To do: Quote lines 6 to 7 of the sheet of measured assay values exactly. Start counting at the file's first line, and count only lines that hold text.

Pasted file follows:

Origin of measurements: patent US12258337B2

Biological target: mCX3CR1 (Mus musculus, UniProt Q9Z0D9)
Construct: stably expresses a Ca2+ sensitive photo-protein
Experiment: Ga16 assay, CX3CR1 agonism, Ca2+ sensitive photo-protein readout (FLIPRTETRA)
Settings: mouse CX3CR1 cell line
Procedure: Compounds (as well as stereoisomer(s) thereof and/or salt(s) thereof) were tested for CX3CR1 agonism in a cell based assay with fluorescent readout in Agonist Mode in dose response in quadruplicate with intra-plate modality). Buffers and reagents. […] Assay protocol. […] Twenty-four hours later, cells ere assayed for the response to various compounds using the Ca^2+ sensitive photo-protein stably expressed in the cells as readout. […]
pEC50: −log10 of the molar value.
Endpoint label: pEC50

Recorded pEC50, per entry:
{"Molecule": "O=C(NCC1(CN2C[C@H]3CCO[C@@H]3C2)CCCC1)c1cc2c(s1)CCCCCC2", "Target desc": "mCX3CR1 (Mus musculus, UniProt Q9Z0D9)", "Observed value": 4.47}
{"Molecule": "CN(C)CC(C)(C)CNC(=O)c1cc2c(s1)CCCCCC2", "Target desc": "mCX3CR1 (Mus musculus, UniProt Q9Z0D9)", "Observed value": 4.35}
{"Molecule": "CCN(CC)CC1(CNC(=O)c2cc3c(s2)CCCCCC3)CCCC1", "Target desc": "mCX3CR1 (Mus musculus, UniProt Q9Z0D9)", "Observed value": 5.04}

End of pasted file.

Procedure: Compounds (as well as stereoisomer(s) thereof and/or salt(s) thereof) were tested for CX3CR1 agonism in a cell based assay with fluorescent readout in Agonist Mode in dose response in quadruplicate with intra-plate modality). Buffers and reagents. […] Assay protocol. […] Twenty-four hours later, cells ere assayed for the response to various compounds using the Ca^2+ sensitive photo-protein stably expressed in the cells as readout. […]
pEC50: −log10 of the molar value.